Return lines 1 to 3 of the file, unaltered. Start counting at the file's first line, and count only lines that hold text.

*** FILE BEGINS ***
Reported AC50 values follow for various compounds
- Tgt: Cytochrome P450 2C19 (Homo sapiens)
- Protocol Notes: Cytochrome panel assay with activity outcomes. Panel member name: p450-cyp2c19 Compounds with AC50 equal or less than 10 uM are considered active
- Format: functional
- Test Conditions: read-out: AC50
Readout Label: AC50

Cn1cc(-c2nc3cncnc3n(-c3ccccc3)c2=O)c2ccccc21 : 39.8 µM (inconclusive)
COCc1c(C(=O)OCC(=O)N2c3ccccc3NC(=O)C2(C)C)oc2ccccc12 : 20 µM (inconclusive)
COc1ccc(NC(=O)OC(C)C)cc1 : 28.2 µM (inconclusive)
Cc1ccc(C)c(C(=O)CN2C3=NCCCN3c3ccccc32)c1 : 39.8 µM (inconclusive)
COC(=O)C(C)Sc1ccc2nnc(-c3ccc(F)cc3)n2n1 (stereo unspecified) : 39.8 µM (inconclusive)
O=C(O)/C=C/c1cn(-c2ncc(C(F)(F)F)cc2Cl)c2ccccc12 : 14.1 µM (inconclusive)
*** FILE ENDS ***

Reported AC50 values follow for various compounds
- Tgt: Cytochrome P450 2C19 (Homo sapiens)
- Protocol Notes: Cytochrome panel assay with activity outcomes. Panel member name: p450-cyp2c19 Compounds with AC50 equal or less than 10 uM are considered active